By now you’re probably sore from all that packing. Odds are decent that you even acquired some new luggage now known as “The Baby’s Suitcase.” Not Billy’s suitcase. Not Jill’s suitcase. Just The Baby’s Suitcase, bursting at the zippers with fear and resentment, and it probably weighs 49.9999 pounds – just under that $100 weight limit. You look at it and immediately feel secure, though, as it contains every conceivable item in order to tackle a problem on the road.
Tomorrow you head to the airport! That’s right, I’m going to assume you’re better than me and not packing the morning of the trip. Please, do yourself a huge favor and be better than me.
Up to this point, you’ve done your best to plan the itinerary and grab the right seats. If you weren’t able to get the seats you wanted, be sure to try and check in 24 hours out and see if you can move at that time. If not, do your best to at least be seated together, and try your luck again with the gate agent at the airport check-in counter – they have access to blocked seats that are held for a number of reasons, one of them being families. Just don’t count on it. My prior advice was to make sure you could sit together at the time of booking and I haven’t changed my mind!
The general strategy is pretty simple – get to the airport and through security as quickly as possible, with enough time to let the sweat try and change some diapers. For the first trip, I suggest getting there such that you expect to be through security with an hour until departure, which generally means 30 minutes until boarding is first called and the merciful act of leaving the airport begins. Your instinct will be to show up with pleeeeeeenty of time to spare and I suggest following that. You’ll do less running around and feel a little more settled. Just make sure the airport is open that early, speaking hypothetically of course.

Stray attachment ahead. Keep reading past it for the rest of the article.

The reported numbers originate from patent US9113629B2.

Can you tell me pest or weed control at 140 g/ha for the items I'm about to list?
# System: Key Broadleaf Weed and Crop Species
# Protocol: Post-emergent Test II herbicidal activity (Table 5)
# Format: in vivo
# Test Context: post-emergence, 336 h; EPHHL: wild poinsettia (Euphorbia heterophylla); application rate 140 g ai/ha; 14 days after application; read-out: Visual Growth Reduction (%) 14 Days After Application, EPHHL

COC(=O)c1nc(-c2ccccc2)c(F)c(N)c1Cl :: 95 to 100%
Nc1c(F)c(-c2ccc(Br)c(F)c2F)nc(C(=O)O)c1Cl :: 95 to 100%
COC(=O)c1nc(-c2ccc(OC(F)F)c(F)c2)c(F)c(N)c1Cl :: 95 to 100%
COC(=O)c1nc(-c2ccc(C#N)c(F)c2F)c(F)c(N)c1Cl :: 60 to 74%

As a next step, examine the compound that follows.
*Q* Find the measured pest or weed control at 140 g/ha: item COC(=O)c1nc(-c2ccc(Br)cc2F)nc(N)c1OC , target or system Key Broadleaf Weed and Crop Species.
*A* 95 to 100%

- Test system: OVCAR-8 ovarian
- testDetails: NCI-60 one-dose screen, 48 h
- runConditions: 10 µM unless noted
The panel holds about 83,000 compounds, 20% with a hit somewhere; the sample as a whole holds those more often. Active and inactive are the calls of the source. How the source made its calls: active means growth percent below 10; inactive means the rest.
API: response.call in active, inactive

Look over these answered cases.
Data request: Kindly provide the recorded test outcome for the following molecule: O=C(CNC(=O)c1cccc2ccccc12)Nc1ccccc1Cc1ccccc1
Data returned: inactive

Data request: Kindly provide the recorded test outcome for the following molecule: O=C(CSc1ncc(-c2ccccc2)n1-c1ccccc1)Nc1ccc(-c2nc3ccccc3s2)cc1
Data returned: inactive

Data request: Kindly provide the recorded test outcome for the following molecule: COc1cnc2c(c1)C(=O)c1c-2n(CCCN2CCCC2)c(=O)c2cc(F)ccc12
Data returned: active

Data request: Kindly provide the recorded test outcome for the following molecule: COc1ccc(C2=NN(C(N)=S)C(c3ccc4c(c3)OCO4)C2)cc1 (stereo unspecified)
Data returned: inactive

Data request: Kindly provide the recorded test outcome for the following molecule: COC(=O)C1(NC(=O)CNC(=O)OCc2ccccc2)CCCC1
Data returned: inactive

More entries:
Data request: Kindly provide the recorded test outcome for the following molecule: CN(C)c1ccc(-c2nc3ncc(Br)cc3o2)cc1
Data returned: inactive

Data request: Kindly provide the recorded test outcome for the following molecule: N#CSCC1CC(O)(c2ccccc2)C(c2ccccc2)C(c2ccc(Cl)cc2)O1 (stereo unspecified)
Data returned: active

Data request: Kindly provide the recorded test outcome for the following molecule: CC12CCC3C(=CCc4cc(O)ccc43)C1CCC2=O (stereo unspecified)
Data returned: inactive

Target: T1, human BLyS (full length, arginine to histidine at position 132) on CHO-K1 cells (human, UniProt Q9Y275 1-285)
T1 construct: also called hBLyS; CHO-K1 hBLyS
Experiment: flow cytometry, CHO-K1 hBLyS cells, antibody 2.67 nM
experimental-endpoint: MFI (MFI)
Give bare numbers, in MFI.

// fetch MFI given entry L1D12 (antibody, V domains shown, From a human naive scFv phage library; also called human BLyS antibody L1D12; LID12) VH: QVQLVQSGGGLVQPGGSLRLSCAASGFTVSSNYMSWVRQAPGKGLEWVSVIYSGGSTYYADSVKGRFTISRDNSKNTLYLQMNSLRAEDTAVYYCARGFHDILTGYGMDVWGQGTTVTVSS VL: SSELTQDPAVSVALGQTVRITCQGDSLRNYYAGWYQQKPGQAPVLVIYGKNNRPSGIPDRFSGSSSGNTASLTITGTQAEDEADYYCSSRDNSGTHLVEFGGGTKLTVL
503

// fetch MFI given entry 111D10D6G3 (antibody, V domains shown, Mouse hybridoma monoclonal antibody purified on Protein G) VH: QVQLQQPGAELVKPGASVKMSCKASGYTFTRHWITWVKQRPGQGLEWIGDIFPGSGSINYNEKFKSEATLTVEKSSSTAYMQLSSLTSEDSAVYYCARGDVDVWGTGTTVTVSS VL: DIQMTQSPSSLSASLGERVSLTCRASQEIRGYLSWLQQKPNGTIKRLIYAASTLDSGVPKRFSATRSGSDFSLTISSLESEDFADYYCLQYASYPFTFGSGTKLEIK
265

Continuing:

I’ve found that when there are two of us, dropping my wife and daughter at the departures curb works best. Generally, she’ll try and take the carry on bags with our daughter sitting in the stroller. If our daughter insists on being carried, strollers make great luggage carts. Then, the driver goes to park and mules the rest of the luggage into the airport.
If you have some sort of status, use it and take the preferred check-in line. If not, no big deal since you need to check bags and get boarding passes anyway, so get in line for the kiosk. Your child’s car seat and stroller generally travel for free and can be checked at the counter, so check your operating airline’s policy beforehand. If you do have one of the free items to check, don’t choose it as a piece of luggage on the kiosk or you’ll be charged – instead, exclude those pieces and declare them to the gate agent, who will tag and check them for you.
Whether to check a car seat at the counter, at the gate, or never at all is hotly debated, mainly due to potential hidden damage to the seat when being loaded. I do feel better gate checking my car seat since it will be handled less, but have checked in our convertible (toddler) seat at the counter. The question is whether there will be any frame damage on the way out, so pull back the fabric and inspect it when you receive it, no matter what. That said, I personally feel the danger is more to the seat bag than the seat itself, as the bag looks like it gets dragged more than anything.